Drug War

Ordeal by Trial: Sowing Chaos With the Sixth Amendment

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Writing in The New York Times, Michelle Alexander, author of The New Jim Crow: Mass Incarceration in the Age of Colorblindness, ponders what might happen if a substantial percentage of criminal defendants suddenly started insisting on their Sixth Amendment rights. It would "crash the justice system," she argues:

The Bill of Rights guarantees the accused basic safeguards, including the right to be informed of charges against them, to an impartial, fair and speedy jury trial, to cross-examine witnesses and to the assistance of counsel.

But in this era of mass incarceration — when our nation's prison population has quintupled in a few decades partly as a result of the war on drugs and the "get tough" movement — these rights are, for the overwhelming majority of people hauled into courtrooms across America, theoretical. More than 90 percent of criminal cases are never tried before a jury….

The system of mass incarceration depends almost entirely on the cooperation of those it seeks to control. If everyone charged with crimes suddenly exercised his constitutional rights, there would not be enough judges, lawyers or prison cells to deal with the ensuing tsunami of litigation. Not everyone would have to join for the revolt to have an impact; as the legal scholar Angela J. Davis noted, "if the number of people exercising their trial rights suddenly doubled or tripled in some jurisdictions, it would create chaos."

Alexander is mindful of the dangers this strategy would entail for individual defendants, who would risk years in prison by insisting on their day in court. But she suggests the chaos imagined by Davis would force a much-needed debate about who belongs in prison and why.

Cato Insitute scholar Timothy Lynch (whom Alexander quotes) discussed the implications of relying so heavily on plea bargains in the July issue of Reason. (His essay was part of a package on our overloaded criminal justice system.) Last September I noted the connection between plea bargains and mandatory minimum sentences.

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  1. “Alexander is mindful of the dangers this strategy would entail for individual defendants, who would risk years in prison by insisting on their day in court. But she suggests the chaos imagined by Davis would force a much-needed debate about who belongs in prison and why.”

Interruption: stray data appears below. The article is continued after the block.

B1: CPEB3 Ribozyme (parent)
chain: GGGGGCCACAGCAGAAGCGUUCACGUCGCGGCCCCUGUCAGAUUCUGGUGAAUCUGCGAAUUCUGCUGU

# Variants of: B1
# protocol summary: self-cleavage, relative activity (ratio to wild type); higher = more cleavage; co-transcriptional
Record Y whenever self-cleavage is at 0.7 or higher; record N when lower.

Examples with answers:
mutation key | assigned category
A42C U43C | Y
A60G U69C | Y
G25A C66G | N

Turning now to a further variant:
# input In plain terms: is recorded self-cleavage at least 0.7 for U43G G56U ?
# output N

Yeah, as a criminal defense attorney, that’s a deal-breaker for me. Clients have the right to expect that I’m giving them advice about their individual best interests and the specific risks they face, not using them as an instrument of a large social effort. Clients are not properly instruments — unless, of course, they are fully informed instruments making a knowing and voluntary decision.

    1. Yeah, they’re playing the lotto with their lives and it probably wouldn’t change anything in the long run anyways. Some could walk but the ones they chose to prosecute would be made to pay. I would be one of those they decided to make an example of.

    2. Yeah, they’re playing the lotto with their lives and it probably wouldn’t change anything in the long run anyways. Some could walk but the ones they chose to prosecute would be made to pay. I would be one of those they decided to make an example of.

    3. So this is a real life example of the prisoner’s dilemma. If one person does it, he suffers more punishment than otherwise. If everyone does it, they force massive social change (maybe). Of course, the way the game is set up, the government wins under the strategy most defendants are likely to take.

      It’s still an interesting idea. Is it possible that there are other ways to accomplish the same goal (overwhelming the system) without playing into their hands?

    4. And Ken, tell me…If those criminal defendants insisted on a “speedy” trial, how many judges would say, “Fine. We’re selecting a jury right now! Try your case, counsel.”

      A few of those directives and the demands for speedy trial will end very quickly.

      “Clients have the right to expect that I’m giving them advice about their individual best interests and the specific risks they face, not using them as an instrument of a large social effort.”

      Someone might want to explain that to “legal scholar” Angela Davis.

      1. “…If those criminal defendants insisted on a “speedy” trial, how many judges would say, “Fine. We’re selecting a jury right now! Try your case, counsel.”

        I am sorry, but what lawyer would demand a speedy trial, yet not be prepared to act on it?

        1. Probably one from the Public Defenders office. Not knocking them at all, I think for the most part they do great work, they just have a ton of clients and aren’t always the most well prepared.